This last week we took a trip to the rural setting of my parents’ origin. People with my surname have been in a couple of those counties since long before the Civil War. Several of my ancestors fought in the War of 1812 against the Creek Indians, and against the British at the Battle of New Orleans.
Today, very few of the descendants of those early settlers are left in that country side. The old family farms are now growing trees. In the early twentieth century one could drive down those dirt roads, passing one farm after another. That’s not the case, today.
The farms have disappeared, sometimes replaced with double-wide mobile homes that would look better in a junk yard. Sometimes, junk cars litter front yards. The old home county is getting to be a mess.
My cousins who remain there tell me that meth amphetamines are a huge problem with the younger generation. They worry about gang wars in some of the larger towns. Still, many country people send their kids to college so that they can do better than to stay at home where there are few jobs outside of the timber industry. If the younger generation forsakes education, they are doomed to lives of uncertain income, and even poverty.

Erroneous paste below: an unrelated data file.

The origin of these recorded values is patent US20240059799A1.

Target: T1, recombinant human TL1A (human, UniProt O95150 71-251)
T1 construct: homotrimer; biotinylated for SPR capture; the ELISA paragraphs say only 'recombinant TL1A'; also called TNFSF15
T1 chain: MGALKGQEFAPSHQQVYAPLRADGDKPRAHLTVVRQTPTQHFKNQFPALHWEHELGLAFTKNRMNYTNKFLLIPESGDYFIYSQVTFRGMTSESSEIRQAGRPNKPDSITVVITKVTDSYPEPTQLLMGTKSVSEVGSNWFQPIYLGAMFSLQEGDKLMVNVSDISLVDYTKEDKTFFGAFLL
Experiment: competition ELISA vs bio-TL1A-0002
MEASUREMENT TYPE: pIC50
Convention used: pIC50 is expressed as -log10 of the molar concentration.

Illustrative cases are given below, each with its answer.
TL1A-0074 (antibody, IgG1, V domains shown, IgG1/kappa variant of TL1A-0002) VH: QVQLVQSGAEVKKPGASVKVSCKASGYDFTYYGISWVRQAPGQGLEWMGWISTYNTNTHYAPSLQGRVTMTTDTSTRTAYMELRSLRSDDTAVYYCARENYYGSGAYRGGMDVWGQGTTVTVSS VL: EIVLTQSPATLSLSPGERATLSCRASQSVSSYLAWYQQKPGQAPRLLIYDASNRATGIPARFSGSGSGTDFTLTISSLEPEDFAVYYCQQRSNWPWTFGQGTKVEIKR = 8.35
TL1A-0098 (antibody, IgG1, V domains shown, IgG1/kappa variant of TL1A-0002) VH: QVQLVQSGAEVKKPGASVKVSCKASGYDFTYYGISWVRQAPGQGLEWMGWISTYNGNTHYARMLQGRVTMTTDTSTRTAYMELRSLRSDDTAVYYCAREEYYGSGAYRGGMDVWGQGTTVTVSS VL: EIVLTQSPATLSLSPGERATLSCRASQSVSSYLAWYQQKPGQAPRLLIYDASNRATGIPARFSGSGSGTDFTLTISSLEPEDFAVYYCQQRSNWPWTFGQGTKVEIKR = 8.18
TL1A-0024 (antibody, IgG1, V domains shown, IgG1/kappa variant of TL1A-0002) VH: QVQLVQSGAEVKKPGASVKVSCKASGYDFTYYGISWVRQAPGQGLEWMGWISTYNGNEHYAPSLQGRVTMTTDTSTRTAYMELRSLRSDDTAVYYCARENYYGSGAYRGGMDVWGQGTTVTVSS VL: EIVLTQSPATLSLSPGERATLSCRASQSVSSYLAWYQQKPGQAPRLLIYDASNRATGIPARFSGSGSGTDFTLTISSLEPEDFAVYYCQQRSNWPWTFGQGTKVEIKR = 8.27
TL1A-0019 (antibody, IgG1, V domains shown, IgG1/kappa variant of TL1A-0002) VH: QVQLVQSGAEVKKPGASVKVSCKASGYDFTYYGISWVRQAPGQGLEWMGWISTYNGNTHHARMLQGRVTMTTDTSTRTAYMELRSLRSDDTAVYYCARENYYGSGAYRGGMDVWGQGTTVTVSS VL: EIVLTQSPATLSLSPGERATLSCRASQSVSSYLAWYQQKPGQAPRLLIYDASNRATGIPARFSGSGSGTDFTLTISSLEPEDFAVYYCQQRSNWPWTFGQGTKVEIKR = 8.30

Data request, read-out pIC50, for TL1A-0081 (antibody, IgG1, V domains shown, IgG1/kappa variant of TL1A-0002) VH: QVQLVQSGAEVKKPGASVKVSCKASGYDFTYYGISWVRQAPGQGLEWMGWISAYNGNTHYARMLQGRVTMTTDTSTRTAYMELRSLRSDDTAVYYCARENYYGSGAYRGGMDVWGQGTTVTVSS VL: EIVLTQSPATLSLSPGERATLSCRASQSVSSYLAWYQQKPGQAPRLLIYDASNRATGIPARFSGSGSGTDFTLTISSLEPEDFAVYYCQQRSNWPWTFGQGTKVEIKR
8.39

There just aren’t enough jobs to go around, not even burger flipping jobs.
Those of us whose parents left that part of the world have prospered in today’s cities. Hope is disappearing from rural America. The scenes I have projected above are repeated throughout the rural south and Midwest. Unless there is a factory or other industry local to the rural scene, what are today’s rural youth do do?
They country farms of our youthful vacations and trips are gone. Family farms are almost extinct. Populations have been shifting since the mid twentieth century, and they are still moving away from rural America.
There are TV shows where rich people are buying horse farms, or large tracts of land. I don’t see where this will bring back rural economies. They have changed forever.